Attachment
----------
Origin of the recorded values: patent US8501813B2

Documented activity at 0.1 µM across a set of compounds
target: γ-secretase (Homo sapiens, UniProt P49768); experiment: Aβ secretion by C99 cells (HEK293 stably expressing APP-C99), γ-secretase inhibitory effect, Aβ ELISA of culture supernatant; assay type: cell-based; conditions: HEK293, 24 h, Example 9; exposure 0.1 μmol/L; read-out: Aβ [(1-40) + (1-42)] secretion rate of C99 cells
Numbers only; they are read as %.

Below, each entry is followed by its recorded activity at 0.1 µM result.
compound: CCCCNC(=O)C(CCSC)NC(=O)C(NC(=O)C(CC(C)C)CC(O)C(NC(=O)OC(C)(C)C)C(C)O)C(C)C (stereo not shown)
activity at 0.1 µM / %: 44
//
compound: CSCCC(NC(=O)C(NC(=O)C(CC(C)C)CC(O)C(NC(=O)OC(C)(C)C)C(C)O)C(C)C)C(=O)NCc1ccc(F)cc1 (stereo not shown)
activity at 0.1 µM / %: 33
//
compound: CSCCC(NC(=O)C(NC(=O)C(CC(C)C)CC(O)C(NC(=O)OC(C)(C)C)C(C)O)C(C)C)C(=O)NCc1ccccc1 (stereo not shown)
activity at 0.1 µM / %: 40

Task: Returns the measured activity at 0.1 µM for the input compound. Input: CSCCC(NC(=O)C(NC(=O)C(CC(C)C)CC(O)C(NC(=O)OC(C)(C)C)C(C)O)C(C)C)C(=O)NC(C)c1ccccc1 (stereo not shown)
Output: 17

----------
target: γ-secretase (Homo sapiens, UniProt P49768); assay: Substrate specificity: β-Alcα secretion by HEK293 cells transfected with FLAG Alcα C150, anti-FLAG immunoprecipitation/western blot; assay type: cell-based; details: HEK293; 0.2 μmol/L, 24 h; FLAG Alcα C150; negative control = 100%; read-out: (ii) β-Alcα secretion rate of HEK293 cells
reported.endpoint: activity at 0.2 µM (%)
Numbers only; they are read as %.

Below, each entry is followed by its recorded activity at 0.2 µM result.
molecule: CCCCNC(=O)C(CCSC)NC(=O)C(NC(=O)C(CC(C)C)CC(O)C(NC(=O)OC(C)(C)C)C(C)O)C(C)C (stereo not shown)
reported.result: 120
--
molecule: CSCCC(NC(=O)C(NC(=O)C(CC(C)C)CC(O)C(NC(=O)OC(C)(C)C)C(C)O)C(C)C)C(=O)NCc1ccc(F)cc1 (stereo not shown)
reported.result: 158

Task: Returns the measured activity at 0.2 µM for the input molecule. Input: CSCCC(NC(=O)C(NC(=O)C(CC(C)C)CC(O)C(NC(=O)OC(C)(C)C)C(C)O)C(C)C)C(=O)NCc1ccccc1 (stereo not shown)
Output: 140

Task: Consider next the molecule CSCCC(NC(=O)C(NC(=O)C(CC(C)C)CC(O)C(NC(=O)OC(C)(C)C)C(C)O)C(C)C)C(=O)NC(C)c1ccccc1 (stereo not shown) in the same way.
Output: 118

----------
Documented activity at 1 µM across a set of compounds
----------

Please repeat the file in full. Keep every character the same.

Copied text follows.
Origin of the recorded values: patent US8501813B2

Documented activity at 0.1 µM across a set of compounds
target: γ-secretase (Homo sapiens, UniProt P49768); experiment: Aβ secretion by C99 cells (HEK293 stably expressing APP-C99), γ-secretase inhibitory effect, Aβ ELISA of culture supernatant; assay type: cell-based; conditions: HEK293, 24 h, Example 9; exposure 0.1 μmol/L; read-out: Aβ [(1-40) + (1-42)] secretion rate of C99 cells
Numbers only; they are read as %.

Below, each entry is followed by its recorded activity at 0.1 µM result.
compound: CCCCNC(=O)C(CCSC)NC(=O)C(NC(=O)C(CC(C)C)CC(O)C(NC(=O)OC(C)(C)C)C(C)O)C(C)C (stereo not shown)
activity at 0.1 µM / %: 44
//
compound: CSCCC(NC(=O)C(NC(=O)C(CC(C)C)CC(O)C(NC(=O)OC(C)(C)C)C(C)O)C(C)C)C(=O)NCc1ccc(F)cc1 (stereo not shown)
activity at 0.1 µM / %: 33
//
compound: CSCCC(NC(=O)C(NC(=O)C(CC(C)C)CC(O)C(NC(=O)OC(C)(C)C)C(C)O)C(C)C)C(=O)NCc1ccccc1 (stereo not shown)
activity at 0.1 µM / %: 40

Task: Returns the measured activity at 0.1 µM for the input compound. Input: CSCCC(NC(=O)C(NC(=O)C(CC(C)C)CC(O)C(NC(=O)OC(C)(C)C)C(C)O)C(C)C)C(=O)NC(C)c1ccccc1 (stereo not shown)
Output: 17

----------
target: γ-secretase (Homo sapiens, UniProt P49768); assay: Substrate specificity: β-Alcα secretion by HEK293 cells transfected with FLAG Alcα C150, anti-FLAG immunoprecipitation/western blot; assay type: cell-based; details: HEK293; 0.2 μmol/L, 24 h; FLAG Alcα C150; negative control = 100%; read-out: (ii) β-Alcα secretion rate of HEK293 cells
reported.endpoint: activity at 0.2 µM (%)
Numbers only; they are read as %.

Below, each entry is followed by its recorded activity at 0.2 µM result.
molecule: CCCCNC(=O)C(CCSC)NC(=O)C(NC(=O)C(CC(C)C)CC(O)C(NC(=O)OC(C)(C)C)C(C)O)C(C)C (stereo not shown)
reported.result: 120
--
molecule: CSCCC(NC(=O)C(NC(=O)C(CC(C)C)CC(O)C(NC(=O)OC(C)(C)C)C(C)O)C(C)C)C(=O)NCc1ccc(F)cc1 (stereo not shown)
reported.result: 158

Task: Returns the measured activity at 0.2 µM for the input molecule. Input: CSCCC(NC(=O)C(NC(=O)C(CC(C)C)CC(O)C(NC(=O)OC(C)(C)C)C(C)O)C(C)C)C(=O)NCc1ccccc1 (stereo not shown)
Output: 140

Task: Consider next the molecule CSCCC(NC(=O)C(NC(=O)C(CC(C)C)CC(O)C(NC(=O)OC(C)(C)C)C(C)O)C(C)C)C(=O)NC(C)c1ccccc1 (stereo not shown) in the same way.
Output: 118

----------
Documented activity at 1 µM across a set of compounds